Tailor’s Arms

The Tailors’ Arms, or Taylor’s Arms dated from around 1855, and was one of a dozen pubs on Clayport until magistrates decided not to renew its licence in 1908. The large-scale Ordnance Survey Town Plans from the National Library of Scotland help us to understand why <here>.

In the late 19th century this was an area of poor housing. It was identified as unhealthy in both Robert Rawlinson’s 1850 report on the Cholera outbreak, and the 1898 report by Dr. George Seaton Buchanan on the sanitary condition of Alnwick. Other areas were seen as an even bigger problem at the time of the Cholera outbreak, but in 1897 the Local Board’s “Death Rate Committee” estimated that infant mortality in this neighbourhood was 50%. By then, there were 225 people living in this area, nearly all at a density of more than three to a room. It was judged to be some of the worst housing in the town, and in 1898 it was chosen as a priority for slum clearance.

“A large proportion of the dwellings of the town, principally those occupied by the poorer classes, are to be found huddled on small areas at the back of the main throughfares.” … “Buildings have subsequently been packed on this strip of back yard” … “Going through into a court of this kind one finds a passage some four or six feet wide, extending the length of the property” … “Along one side of the passage is a high wall” … “along the other side is a row of buildings, most of them two story dwelling houses, others, stables, or cowshed.”

By 1908 there had been some housing improvements, but the quality was still below standard. Magistrate’s were trying to reduce the number of pubs in Alnwick, and they decided not to renew the licence for the Tailor’s Arms. These are extracts from their report:

Supt. Bolton said that one could get into the back of this house without going through the passage way from the front of the house, and there was a lot of tenemented property at the back, occupied by poor tenants, who caused no end of trouble to the police….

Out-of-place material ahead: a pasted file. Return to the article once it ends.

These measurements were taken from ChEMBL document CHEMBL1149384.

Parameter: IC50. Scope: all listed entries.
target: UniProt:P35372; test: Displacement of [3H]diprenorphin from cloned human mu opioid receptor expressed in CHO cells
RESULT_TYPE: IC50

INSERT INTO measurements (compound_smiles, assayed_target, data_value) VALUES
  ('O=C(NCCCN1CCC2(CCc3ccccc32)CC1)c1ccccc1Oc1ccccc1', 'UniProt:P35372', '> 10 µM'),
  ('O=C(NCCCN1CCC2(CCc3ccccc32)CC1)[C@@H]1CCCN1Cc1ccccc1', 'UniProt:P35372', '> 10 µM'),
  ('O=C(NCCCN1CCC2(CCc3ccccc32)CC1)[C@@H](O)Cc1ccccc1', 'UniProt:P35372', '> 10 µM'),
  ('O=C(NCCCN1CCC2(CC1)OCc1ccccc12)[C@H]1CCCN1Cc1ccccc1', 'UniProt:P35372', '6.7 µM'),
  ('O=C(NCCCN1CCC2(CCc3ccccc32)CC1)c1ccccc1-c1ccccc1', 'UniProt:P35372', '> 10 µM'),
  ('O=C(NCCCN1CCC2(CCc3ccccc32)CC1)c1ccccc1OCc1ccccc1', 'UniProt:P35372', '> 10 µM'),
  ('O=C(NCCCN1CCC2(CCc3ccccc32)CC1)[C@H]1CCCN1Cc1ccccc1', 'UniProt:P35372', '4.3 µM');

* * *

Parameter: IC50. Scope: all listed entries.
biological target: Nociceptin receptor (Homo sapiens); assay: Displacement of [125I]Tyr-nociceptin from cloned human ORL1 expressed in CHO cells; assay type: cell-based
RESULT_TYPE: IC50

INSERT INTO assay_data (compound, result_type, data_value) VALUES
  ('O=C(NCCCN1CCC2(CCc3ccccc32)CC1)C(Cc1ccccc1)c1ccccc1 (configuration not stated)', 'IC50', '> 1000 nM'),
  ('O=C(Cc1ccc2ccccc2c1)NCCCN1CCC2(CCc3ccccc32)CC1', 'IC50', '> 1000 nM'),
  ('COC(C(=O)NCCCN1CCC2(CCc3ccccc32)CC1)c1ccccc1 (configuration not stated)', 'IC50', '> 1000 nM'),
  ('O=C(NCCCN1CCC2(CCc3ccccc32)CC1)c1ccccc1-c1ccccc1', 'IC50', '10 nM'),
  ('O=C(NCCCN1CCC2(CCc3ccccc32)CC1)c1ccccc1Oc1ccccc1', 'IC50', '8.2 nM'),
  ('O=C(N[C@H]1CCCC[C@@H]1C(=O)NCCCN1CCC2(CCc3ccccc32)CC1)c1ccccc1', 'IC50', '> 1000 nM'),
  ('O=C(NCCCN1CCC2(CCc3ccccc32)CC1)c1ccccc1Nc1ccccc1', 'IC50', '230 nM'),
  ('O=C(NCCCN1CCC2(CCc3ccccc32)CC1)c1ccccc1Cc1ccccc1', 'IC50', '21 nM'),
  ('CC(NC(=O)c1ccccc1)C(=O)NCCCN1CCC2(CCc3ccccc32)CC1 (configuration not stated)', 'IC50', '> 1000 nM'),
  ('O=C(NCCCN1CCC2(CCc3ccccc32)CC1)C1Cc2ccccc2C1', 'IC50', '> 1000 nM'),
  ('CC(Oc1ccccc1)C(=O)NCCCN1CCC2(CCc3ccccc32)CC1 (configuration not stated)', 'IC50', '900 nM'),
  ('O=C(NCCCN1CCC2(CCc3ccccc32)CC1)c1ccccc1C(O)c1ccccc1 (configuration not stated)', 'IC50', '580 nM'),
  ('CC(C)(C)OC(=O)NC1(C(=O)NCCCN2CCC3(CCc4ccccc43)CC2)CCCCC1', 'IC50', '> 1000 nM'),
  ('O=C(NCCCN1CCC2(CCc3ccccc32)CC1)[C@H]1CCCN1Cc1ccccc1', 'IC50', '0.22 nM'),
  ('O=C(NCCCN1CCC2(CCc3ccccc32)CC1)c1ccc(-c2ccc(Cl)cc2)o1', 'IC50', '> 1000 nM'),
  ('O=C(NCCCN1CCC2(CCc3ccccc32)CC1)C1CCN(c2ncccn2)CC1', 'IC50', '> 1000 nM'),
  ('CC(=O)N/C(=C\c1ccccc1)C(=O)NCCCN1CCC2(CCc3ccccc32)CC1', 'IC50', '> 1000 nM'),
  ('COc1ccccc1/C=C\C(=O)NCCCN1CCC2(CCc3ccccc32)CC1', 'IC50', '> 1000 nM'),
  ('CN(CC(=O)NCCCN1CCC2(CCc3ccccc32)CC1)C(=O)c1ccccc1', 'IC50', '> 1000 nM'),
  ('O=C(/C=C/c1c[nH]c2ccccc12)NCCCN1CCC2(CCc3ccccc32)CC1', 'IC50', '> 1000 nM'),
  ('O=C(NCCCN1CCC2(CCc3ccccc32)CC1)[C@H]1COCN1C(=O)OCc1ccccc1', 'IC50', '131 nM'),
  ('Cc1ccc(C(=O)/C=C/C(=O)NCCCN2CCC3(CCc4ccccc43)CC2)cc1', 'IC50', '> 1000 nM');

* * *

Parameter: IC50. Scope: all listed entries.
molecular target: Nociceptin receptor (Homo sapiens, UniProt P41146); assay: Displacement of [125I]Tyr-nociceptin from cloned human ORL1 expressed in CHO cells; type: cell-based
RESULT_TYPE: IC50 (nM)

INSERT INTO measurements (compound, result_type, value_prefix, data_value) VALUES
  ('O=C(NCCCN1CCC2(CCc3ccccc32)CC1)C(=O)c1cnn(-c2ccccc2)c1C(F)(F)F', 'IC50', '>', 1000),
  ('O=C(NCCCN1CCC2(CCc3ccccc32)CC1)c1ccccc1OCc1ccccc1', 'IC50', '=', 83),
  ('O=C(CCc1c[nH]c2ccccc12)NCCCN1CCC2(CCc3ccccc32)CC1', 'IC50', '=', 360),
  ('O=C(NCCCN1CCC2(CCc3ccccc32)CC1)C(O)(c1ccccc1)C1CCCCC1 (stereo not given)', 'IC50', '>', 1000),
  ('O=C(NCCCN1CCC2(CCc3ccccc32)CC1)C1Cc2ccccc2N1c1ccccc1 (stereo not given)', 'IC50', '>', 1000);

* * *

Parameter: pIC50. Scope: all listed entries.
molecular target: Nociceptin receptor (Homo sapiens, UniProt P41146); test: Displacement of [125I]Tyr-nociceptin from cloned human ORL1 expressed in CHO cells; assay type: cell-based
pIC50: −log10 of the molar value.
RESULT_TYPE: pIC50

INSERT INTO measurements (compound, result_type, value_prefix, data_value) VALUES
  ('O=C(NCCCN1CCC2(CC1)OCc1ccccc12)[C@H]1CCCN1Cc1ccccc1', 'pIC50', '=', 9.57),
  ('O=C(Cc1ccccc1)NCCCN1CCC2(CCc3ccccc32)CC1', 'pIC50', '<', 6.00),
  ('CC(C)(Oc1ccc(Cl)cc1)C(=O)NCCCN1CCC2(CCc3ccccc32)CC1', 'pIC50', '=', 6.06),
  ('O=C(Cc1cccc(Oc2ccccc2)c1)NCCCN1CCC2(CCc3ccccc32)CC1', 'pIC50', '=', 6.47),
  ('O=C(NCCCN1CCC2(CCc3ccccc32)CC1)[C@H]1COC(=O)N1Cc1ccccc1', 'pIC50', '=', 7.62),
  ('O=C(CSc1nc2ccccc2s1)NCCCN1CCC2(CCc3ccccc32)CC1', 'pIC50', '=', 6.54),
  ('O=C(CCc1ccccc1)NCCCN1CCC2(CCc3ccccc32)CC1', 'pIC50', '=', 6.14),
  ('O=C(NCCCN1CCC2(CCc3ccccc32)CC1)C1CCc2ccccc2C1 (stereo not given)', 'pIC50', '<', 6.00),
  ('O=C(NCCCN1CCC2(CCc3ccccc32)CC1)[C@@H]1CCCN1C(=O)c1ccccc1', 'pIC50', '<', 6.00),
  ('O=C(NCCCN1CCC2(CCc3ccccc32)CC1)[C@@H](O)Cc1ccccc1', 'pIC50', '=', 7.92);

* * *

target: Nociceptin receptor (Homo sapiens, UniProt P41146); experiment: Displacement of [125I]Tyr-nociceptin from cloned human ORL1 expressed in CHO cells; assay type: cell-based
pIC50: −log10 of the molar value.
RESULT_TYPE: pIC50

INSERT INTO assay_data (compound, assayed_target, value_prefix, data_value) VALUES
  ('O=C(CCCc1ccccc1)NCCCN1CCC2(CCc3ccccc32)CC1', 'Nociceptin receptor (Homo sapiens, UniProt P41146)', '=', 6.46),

Clayport was the worst part of Alnwick, and had the most public-houses in proportion to the population. Out of 213 persons convicted for drunkenness in Alnwick, last year, 70 were from the Clayport district; the population was small, the proportion of drunkenness being far greater than any other part, in comparison.

The home was very much frequented by women living in yards adjoining, who could get into this house unperceived better than they could get into others. Witness said he would not say the women he saw drinking there were of a low class. He did not think, all the same, that such women would go to other houses in the middle of the day where there were not the same facilities to pop in unobserved. Mr. Percy, witness denied that a great many women, to his knowledge, went down the backyard to drink in the house.

After some consideration in private the Bench said they had decided to refuse to renew this.

Leave a Reply

Fill in your details below or click an icon to log in:

WordPress.com Logo

You are commenting using your WordPress.com account. Log Out /  Change )

Twitter picture

You are commenting using your Twitter account. Log Out /  Change )

Facebook photo

You are commenting using your Facebook account. Log Out /  Change )

Connecting to %s